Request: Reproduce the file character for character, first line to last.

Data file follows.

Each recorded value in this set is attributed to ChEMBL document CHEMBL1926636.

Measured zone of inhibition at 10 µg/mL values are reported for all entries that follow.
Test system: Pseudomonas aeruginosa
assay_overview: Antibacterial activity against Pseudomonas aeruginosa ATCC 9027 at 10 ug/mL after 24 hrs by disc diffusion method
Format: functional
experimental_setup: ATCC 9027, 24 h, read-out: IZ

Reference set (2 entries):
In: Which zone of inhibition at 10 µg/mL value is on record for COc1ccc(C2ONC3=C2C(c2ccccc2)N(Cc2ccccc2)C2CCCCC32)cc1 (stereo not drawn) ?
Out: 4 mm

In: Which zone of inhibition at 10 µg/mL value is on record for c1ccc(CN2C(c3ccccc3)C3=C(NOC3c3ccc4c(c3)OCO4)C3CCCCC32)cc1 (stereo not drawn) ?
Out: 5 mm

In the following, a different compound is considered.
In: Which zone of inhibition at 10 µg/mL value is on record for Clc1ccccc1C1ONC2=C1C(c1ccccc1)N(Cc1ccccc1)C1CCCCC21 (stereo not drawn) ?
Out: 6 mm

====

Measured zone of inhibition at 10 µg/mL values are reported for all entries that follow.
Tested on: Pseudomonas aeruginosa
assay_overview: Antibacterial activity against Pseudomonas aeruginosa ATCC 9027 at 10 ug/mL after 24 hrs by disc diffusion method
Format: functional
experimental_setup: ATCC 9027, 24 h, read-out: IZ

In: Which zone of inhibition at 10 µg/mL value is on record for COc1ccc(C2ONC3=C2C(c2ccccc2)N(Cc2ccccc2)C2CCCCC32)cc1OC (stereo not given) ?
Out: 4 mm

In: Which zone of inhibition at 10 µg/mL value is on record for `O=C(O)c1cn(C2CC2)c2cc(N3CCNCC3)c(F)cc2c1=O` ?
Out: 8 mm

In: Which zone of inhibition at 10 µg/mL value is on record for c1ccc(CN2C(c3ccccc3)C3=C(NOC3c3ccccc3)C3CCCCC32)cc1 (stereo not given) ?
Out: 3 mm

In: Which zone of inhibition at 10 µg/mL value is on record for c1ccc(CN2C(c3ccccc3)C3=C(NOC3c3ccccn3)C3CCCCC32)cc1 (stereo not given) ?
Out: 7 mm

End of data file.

Each recorded value in this set is attributed to ChEMBL document CHEMBL1926636.

Measured zone of inhibition at 10 µg/mL values are reported for all entries that follow.
Test system: Pseudomonas aeruginosa
assay_overview: Antibacterial activity against Pseudomonas aeruginosa ATCC 9027 at 10 ug/mL after 24 hrs by disc diffusion method
Format: functional
experimental_setup: ATCC 9027, 24 h, read-out: IZ

Reference set (2 entries):
In: Which zone of inhibition at 10 µg/mL value is on record for COc1ccc(C2ONC3=C2C(c2ccccc2)N(Cc2ccccc2)C2CCCCC32)cc1 (stereo not drawn) ?
Out: 4 mm

In: Which zone of inhibition at 10 µg/mL value is on record for c1ccc(CN2C(c3ccccc3)C3=C(NOC3c3ccc4c(c3)OCO4)C3CCCCC32)cc1 (stereo not drawn) ?
Out: 5 mm

In the following, a different compound is considered.
In: Which zone of inhibition at 10 µg/mL value is on record for Clc1ccccc1C1ONC2=C1C(c1ccccc1)N(Cc1ccccc1)C1CCCCC21 (stereo not drawn) ?
Out: 6 mm

====

Measured zone of inhibition at 10 µg/mL values are reported for all entries that follow.
Tested on: Pseudomonas aeruginosa
assay_overview: Antibacterial activity against Pseudomonas aeruginosa ATCC 9027 at 10 ug/mL after 24 hrs by disc diffusion method
Format: functional
experimental_setup: ATCC 9027, 24 h, read-out: IZ

In: Which zone of inhibition at 10 µg/mL value is on record for COc1ccc(C2ONC3=C2C(c2ccccc2)N(Cc2ccccc2)C2CCCCC32)cc1OC (stereo not given) ?
Out: 4 mm

In: Which zone of inhibition at 10 µg/mL value is on record for `O=C(O)c1cn(C2CC2)c2cc(N3CCNCC3)c(F)cc2c1=O` ?
Out: 8 mm

In: Which zone of inhibition at 10 µg/mL value is on record for c1ccc(CN2C(c3ccccc3)C3=C(NOC3c3ccccc3)C3CCCCC32)cc1 (stereo not given) ?
Out: 3 mm

In: Which zone of inhibition at 10 µg/mL value is on record for c1ccc(CN2C(c3ccccc3)C3=C(NOC3c3ccccn3)C3CCCCC32)cc1 (stereo not given) ?
Out: 7 mm